The Candid Voice in Retail Technology: Objective Insights, Pragmatic Advice

Welcome To The Metaverse, Maybe

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By now you have all heard about the Metaverse and might even understand what Mark Zuckerberg is talking about when he describes it.

You might think it’s the greatest thing since sliced bread (which, ironically, was introduced into the world several years after Betty White was born, making sliced bread the second-best thing introduced into the world in that era), or you might think it’s weird. Or you might think it’s a Hail Mary distraction pass by Mr. Zuckerberg to avoid talking about Instagram, insurrection, and intrusion.

Scott Galloway, who as you likely know is my favorite pundit thinks it is (and I quote), dead on arrival. His reasons are varied, but it seems to net out to, “Why would you want to escape into a fantasy land where you look like an avatar of yourself, when you can just use your air pods to listen what’s going on elsewhere and be in your actual body?” It’s a valid question, actually. If I want to hear Adele’s concert in Hyde Park, and I can’t go (it was sold out by the time I woke up in the morning), do I want to sit with a few thousand virtual friends and look at a virtual Adele? Or can I just listen through my ear pods?

And of course, as retailers there are intellectual property issues. If I don’t buy a Porsche, for example, should I be allowed to drive it in the Metaverse? Should I be allowed to wear expensive clothes I haven’t bought? If so, why? And why would I buy expensive clothes at a virtual checkout in my avatar form in the first place? And can I charge for virtual stuff?

I didn’t realize when I bought my Oculus 2 that the company belongs to Facebook, and I have to log in to use it. I might have made a different choice had I known. In fact, it’s the only real “end point” that Meta owns. I’m going to insert a quote here from Mr. Galloway and bleep out his expletive (just another reason I love him!).

The reason LVMH and Apple have added more shareholder value than almost any company in Europe, or any company in the world, is that they both decided they wanted control of their end distribution and they each opened about 700 stores. They decided they weren’t going to hand over their brands to Macy’s or CompUSA. The same thing is playing out here, and Zuckerberg realizes it. He’s been trying to figure out distribution for a long time. There was the Facebook phone, there was Portal, and now they’re spending a [bleep]-ton of money on Oculus. Tim Cook can’t show up on an Oculus and say, “Do you not want Mark Zuckerberg to track you? Do you want to opt out?”

I had never thought about this, but lack of end points really does put a crimp in Facebook’s world domination plans.

There are other issues as well. Back in the day, original RSR partner Nikki Baird and I became enamored with IBM’s Second Life environment. It wasn’t as immersive as VR, for sure, but it had everything else you might want. You could buy real estate, you could create your avatar any way you wanted to, and of course, you could buy real stuff…kinda sorta. What you ultimately did was click and “punch out” to the company’s website that you wanted to buy something from. I know technology has improved in the ensuing 10 years, but man, it was lame. It seemed like I’d gone to a lot of work for nothing. And there was very little personal about it.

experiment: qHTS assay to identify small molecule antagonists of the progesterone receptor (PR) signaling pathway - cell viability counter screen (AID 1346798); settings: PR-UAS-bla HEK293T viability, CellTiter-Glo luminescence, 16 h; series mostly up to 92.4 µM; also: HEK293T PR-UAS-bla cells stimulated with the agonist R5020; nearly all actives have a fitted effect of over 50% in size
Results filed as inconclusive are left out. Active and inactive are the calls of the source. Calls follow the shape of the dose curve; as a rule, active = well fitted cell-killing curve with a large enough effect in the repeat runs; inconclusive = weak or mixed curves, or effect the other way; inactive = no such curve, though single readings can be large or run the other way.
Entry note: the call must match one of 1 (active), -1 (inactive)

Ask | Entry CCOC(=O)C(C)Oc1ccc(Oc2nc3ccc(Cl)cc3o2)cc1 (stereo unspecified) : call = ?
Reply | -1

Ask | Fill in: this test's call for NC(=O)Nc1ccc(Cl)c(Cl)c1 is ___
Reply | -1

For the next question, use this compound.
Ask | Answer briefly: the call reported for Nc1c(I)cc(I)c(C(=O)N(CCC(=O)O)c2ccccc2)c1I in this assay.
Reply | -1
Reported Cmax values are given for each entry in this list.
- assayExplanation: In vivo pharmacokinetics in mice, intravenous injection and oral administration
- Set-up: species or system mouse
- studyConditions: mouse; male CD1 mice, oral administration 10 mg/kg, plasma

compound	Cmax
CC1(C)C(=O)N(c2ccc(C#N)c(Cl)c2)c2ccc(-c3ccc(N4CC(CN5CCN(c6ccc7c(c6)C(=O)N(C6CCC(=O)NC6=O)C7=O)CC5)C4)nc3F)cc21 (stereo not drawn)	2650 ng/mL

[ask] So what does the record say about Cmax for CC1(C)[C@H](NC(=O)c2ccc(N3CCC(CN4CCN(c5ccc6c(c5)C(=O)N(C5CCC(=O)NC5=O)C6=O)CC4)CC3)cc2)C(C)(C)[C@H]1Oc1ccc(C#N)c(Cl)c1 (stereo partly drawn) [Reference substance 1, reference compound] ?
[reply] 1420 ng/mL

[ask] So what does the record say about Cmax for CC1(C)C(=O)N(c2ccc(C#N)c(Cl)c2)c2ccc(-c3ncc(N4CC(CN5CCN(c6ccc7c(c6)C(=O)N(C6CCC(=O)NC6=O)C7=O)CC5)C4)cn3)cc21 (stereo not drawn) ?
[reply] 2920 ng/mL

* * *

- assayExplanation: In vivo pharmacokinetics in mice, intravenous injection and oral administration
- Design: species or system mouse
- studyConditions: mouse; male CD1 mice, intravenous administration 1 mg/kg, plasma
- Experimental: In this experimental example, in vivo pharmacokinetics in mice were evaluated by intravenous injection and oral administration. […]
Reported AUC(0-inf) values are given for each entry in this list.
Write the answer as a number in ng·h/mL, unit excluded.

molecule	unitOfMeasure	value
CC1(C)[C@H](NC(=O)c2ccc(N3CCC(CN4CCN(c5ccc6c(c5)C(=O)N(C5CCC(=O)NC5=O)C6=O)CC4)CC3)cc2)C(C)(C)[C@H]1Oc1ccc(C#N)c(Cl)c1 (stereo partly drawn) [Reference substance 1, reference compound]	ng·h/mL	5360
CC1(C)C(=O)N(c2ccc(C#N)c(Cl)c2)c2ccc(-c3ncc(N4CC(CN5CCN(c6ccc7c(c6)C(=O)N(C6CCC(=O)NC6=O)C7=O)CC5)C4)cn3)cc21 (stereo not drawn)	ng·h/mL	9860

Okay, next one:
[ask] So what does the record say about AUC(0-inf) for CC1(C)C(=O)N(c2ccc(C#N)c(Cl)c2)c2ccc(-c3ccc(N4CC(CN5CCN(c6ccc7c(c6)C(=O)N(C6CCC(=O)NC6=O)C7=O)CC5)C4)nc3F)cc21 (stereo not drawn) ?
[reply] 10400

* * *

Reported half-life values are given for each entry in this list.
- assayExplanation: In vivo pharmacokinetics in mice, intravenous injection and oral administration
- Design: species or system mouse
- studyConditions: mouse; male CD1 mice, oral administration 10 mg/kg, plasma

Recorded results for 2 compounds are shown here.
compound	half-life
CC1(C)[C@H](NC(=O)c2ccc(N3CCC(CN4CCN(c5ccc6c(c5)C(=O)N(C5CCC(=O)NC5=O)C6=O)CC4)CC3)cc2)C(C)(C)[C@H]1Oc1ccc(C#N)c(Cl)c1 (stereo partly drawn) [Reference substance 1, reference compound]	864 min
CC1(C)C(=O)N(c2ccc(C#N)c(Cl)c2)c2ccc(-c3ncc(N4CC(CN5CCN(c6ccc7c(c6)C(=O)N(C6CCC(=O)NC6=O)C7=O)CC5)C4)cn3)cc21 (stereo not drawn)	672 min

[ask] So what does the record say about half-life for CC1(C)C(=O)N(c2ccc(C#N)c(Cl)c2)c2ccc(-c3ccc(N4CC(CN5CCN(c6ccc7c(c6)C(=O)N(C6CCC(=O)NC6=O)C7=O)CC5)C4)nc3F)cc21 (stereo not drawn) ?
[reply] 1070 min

We, as one of the original virtual companies (yes, we really were!), thought it’d be a great idea to have our company meetings on it. Zoom was barely a glimmer in someone’s eye at that time. And our other meeting tools were voice only. It just didn’t work. I mean, our avatars could meet and chat, but how would we take notes while moving the mouse around? How many body appendages would we need to use in the physical world to accomplish simple tasks in the virtual world? Too many!

And then there was the porn. The endless porn, with endless avatars trying to pick us up. Does that happen on regular social media? Of course it does. But it’s very easy to just brush off like swatting away a fly. In Second Life, it was endless. The net was, of course, we didn’t use it. Ever.

There’s also a fascinating question Galloway poses: What is it about billionaires and their desire to escape the actual planet we live on? Musk, Bezos and Zuckerberg are escaping in different ways, but escaping they are.

Anyway, we’re all part of the retail ecosystem here. And we have real world problems that can’t really be solved in virtual world environments.

A wise retailer will stick to his knitting, get supply chain problems ironed out, learn who the customer is, and tailor products to that customer’s taste. And deliver that product quickly into the customer’s hand.

I just had an image of re-targeting in the Metaverse. I felt a frisson of fear at the prospect. Mind you, I really enjoy traveling around the world in virtual reality. China, Borneo, Lake Baikal have all been virtual vacation spots lately. And I quite enjoy a meditation app that I use daily, called TrippVR. That doesn’t mean I want to live there. I don’t. I don’t want to shop there, have meetings there, or go to concerts there. I don’t think that makes me old. It makes me human. We have an actual planet to take care of. That should be a bigger priority, not escaping to the Matrix.

Maybe I’ve just turned into a curmudgeon, but I just don’t think the Metaverse is a happening thing. Invest your money elsewhere. Seriously.

Newsletter Articles November 16, 2021
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